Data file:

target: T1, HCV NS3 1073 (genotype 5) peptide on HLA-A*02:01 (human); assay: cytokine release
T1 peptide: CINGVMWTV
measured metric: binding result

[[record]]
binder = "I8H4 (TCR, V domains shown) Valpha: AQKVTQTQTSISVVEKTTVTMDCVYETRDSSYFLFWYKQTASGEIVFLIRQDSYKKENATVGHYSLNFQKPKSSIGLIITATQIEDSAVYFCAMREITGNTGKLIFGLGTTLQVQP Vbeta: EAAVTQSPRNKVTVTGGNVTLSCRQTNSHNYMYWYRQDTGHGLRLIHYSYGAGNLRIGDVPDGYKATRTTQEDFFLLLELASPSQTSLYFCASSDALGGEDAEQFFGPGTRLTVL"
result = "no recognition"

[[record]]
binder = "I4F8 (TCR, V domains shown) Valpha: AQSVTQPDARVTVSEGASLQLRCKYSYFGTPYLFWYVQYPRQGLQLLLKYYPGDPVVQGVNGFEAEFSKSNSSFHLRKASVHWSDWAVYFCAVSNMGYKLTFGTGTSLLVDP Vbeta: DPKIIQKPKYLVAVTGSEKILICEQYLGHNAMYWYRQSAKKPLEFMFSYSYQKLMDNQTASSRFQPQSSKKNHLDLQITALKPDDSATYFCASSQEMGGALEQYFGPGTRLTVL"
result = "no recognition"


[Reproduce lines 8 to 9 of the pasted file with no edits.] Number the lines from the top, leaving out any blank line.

binder = "I4F8 (TCR, V domains shown) Valpha: AQSVTQPDARVTVSEGASLQLRCKYSYFGTPYLFWYVQYPRQGLQLLLKYYPGDPVVQGVNGFEAEFSKSNSSFHLRKASVHWSDWAVYFCAVSNMGYKLTFGTGTSLLVDP Vbeta: DPKIIQKPKYLVAVTGSEKILICEQYLGHNAMYWYRQSAKKPLEFMFSYSYQKLMDNQTASSRFQPQSSKKNHLDLQITALKPDDSATYFCASSQEMGGALEQYFGPGTRLTVL"
result = "no recognition"